This session was one driven by the constraints of COVID-19. COVID-19 has increased unemployment, decreased revenue, and increased costs to provide basic services, like education. At the same time, COVID-19 has highlighted the need for robust tobacco cessation programs and services, especially as we learn more about the link between COVID-19 complications and tobacco use. Thus, NCAH’s tobacco use prevention-related priority this year has been to avoid having our critical tobacco cessation and prevention funding appropriated for other purposes. In that, we, and our many advocacy partners, have been successful.
As the session ends, we have the opportunity to start to think about how we can return to proactive, rather than defensive, tobacco advocacy in a state, country, and world changed by COVID-19. One thing these last few months have shown us more than ever is we must actively campaign on the tobacco use prevention policies that will reduce health disparities: zoning and menthol.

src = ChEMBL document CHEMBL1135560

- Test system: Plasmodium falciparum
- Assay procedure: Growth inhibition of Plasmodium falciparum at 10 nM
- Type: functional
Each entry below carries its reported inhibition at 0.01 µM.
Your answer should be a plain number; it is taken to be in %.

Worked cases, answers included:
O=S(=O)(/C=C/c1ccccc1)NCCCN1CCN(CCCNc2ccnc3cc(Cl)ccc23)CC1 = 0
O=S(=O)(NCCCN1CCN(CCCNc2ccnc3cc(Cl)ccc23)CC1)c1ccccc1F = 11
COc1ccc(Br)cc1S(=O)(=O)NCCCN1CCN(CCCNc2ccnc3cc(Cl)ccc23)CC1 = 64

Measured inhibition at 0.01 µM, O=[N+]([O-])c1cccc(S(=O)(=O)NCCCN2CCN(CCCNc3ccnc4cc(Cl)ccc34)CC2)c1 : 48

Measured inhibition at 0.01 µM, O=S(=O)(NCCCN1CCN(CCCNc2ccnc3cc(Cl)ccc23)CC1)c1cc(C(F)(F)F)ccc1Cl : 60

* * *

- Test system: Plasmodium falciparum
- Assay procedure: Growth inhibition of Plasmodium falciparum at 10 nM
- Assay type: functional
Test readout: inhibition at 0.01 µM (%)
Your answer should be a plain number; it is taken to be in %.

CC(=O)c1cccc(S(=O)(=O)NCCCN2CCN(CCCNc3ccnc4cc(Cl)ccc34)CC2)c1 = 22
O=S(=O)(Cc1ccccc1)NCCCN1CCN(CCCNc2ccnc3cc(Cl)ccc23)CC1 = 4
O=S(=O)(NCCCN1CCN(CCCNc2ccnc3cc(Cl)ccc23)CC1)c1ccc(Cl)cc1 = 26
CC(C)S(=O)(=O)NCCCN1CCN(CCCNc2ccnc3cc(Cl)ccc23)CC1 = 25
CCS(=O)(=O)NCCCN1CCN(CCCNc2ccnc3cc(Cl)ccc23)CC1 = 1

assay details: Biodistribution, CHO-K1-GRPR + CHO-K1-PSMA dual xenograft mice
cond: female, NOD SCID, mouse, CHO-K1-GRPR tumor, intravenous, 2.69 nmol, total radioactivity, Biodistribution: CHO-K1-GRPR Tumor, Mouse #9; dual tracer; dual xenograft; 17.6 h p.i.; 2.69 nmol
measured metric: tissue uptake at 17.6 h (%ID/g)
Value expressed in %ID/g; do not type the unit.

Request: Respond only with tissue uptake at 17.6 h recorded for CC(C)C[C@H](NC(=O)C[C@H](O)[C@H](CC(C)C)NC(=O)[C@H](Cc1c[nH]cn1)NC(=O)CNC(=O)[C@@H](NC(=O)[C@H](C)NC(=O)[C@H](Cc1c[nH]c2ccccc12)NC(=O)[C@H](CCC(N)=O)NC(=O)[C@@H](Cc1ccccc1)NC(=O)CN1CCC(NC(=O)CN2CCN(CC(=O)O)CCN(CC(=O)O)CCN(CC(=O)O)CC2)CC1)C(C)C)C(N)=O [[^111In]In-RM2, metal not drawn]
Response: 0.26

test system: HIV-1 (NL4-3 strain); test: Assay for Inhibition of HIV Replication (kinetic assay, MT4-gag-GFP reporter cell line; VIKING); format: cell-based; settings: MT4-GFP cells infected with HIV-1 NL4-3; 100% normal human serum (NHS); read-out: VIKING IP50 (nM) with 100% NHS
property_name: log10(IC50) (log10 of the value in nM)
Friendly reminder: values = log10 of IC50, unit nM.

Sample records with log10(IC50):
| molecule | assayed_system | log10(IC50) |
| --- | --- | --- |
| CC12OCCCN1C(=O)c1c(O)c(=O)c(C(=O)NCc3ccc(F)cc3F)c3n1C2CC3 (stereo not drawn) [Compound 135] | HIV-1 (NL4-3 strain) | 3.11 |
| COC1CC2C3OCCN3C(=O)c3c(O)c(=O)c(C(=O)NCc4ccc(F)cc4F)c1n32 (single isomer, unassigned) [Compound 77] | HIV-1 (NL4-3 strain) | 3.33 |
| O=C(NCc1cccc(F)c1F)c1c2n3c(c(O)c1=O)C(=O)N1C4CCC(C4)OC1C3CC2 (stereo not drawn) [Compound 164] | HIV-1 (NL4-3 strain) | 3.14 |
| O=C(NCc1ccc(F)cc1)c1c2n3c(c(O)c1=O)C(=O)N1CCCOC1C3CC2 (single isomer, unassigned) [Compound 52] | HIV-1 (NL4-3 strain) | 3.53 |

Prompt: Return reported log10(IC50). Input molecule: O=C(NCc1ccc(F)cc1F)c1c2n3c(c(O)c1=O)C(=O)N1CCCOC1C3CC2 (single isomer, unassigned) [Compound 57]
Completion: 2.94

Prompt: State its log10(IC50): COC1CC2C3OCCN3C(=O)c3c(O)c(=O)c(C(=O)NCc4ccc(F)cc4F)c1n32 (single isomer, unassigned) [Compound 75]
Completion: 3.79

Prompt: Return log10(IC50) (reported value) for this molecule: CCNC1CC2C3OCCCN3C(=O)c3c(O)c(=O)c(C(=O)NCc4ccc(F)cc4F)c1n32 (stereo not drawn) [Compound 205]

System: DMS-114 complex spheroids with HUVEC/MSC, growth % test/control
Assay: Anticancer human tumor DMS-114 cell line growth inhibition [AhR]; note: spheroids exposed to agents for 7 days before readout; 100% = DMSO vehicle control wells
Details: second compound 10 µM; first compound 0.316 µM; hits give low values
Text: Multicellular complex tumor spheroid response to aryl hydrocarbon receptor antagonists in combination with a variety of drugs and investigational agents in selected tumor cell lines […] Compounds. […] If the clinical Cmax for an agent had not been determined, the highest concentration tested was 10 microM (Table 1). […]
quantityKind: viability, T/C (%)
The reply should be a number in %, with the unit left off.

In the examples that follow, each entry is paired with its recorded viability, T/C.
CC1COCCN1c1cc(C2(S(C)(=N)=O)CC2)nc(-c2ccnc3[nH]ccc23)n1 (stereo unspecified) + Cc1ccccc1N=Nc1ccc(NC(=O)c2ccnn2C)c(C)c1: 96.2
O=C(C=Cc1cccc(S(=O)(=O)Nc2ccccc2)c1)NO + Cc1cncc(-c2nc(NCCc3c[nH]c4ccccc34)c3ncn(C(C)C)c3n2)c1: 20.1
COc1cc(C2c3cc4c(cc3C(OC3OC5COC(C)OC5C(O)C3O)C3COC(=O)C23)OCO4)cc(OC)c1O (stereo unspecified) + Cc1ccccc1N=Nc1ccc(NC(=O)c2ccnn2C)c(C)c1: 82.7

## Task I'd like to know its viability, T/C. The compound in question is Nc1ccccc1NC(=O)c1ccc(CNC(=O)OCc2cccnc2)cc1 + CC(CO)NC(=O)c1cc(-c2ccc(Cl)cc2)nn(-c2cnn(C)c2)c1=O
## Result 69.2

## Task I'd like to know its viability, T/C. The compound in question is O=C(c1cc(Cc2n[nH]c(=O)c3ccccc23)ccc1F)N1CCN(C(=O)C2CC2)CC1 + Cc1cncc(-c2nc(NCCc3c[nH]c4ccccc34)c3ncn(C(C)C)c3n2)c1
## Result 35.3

Much of the disparate impact of tobacco can be tied back to retailer density, exposure to marketing, and local policies that leave underserved communities and communities of color vulnerable to tobacco’s impacts. While we have some of the strictest rules around preemption in the country, we don’t have to accept this. Addressing preemption and supporting local efforts to reduce tobacco retailer density and implement other zoning strategies that reduce tobacco use could be a vital part of reenergizing tobacco use prevention advocacy in North Carolina.
Menthol is another area where improvements would benefit all of us, but would most benefit communities of color, who are deliberately and disproportionately targeted by Big Tobacco’s marketing machine. From the Menthol Wars of the 1970s, to the flavor restrictions of the aughties, to the need for No Menthol Sunday, what we know for sure is we have consistently prioritized the health of white people at the expense of people of color. Black health advocates are demanding that we support them in their fight to change this, and we must.
We’ll also be paying attention to what other states are doing when it comes to tobacco taxes. Increasing the tobacco tax is an evidence-based strategy, but whether or not there is an appetite for that in an election year remains to be seen.